“Despite the relations between our two countries, ironically Senegalese people are stopping Gambian vehicles from entering their country whilst they are allowing vehicles from Mali, Mauritania, Guinea Bissau and Guinea Conakry, to enter Senegal without restrictions or hindrance,” he wondered.

Omar Ceesay, the Gambia National Transport Union’s president had earlier announced that beginning Wednesday, 19th February 2020, his union will close all borders of the country and will not allow any commercial vehicle from Senegal to enter the Gambian territory.

The private Gambian bus stopped at the Amdallai border

He recalled that after the signing of the bilateral agreement between The Gambia and Senegal in 2018, The Gambia government issued 100 permits for vehicles (commercial vehicles) but GTSC bus service and Dakar Dem Dikk (public transport companies from the two countries) were exempted from the permits, as they are free to enter any of the two countries without permit.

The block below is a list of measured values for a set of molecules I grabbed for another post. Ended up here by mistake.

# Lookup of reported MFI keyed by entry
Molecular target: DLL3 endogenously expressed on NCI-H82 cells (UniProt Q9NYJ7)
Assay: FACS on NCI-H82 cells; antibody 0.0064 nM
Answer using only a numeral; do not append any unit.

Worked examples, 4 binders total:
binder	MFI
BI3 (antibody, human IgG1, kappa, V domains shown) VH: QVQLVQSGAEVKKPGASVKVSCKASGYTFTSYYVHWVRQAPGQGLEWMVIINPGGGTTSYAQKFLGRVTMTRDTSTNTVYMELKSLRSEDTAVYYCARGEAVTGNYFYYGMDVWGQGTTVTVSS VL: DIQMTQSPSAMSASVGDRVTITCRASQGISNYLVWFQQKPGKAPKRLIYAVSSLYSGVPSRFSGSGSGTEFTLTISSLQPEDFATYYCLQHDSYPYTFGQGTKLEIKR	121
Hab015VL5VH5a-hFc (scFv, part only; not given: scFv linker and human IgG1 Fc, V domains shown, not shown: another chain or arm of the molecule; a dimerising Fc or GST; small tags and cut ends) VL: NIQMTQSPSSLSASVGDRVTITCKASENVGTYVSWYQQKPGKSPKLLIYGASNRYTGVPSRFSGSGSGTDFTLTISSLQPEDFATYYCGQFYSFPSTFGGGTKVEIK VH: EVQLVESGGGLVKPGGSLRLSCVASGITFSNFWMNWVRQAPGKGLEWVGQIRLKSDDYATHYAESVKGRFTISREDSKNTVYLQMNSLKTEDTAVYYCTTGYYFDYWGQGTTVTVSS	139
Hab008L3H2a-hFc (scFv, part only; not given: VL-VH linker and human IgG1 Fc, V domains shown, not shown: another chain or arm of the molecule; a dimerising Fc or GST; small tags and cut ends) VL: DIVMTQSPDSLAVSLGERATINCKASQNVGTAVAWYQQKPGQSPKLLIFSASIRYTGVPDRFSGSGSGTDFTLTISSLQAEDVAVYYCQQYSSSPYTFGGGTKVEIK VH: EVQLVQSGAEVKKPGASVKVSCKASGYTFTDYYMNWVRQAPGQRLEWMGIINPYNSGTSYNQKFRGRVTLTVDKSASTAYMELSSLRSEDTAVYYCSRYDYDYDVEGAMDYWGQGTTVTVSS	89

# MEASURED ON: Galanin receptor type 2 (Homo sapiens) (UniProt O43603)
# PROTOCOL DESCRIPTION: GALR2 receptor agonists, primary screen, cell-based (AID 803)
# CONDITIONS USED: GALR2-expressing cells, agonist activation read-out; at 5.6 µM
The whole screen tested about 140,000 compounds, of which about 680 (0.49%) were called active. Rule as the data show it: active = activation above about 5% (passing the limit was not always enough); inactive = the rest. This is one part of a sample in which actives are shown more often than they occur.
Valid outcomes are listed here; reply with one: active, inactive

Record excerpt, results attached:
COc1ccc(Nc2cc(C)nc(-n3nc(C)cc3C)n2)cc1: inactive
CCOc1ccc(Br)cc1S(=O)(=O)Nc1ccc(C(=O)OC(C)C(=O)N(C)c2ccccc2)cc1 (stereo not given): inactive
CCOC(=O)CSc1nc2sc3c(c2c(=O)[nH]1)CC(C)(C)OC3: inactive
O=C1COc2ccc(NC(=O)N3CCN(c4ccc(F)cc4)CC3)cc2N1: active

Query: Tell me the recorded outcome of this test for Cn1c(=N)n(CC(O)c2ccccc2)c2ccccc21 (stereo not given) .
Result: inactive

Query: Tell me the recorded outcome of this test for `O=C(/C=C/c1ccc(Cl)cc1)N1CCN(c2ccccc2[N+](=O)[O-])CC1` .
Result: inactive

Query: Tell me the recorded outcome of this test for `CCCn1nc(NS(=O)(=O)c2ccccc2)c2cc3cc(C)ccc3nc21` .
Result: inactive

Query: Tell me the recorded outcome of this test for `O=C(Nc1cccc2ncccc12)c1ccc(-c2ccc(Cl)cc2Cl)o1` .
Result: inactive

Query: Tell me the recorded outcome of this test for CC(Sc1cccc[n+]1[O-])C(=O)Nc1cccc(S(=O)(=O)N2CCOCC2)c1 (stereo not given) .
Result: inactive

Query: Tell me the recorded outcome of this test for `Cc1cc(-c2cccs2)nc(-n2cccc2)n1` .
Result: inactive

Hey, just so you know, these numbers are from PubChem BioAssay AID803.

According to him, Senegalese government issued 150 permits to their commercial vehicles to enter Gambia. He disclosed that the Gambia government gave them permit to begin operation on 6th January 2020. This, he said, means that anyone with permit from the Gambia National Transport Union could begin operation between Gambia and Senegal, anytime from January 6.

Despite this agreement, Mr. Ceesay recalled that on 10th January 2020, a private bus with registration number BJL 0438 R, belonging to Mr. Doudou Jobe, a Gambian businessman based in Dakar, was stopped at the border by the Senegalese drivers at Karang and the bus returned to The Gambia.

He said the Senegalese drivers at Karang, who are all members of their transport union, insisted that the passengers in the bus should come down and join the commercial vehicles from the garage at Karang.

He further revealed that on 12th January, another bus from the GTSC (the second bus which goes to Senegal in the afternoon), was also intercepted at the border and only got released after five hours of negotiations.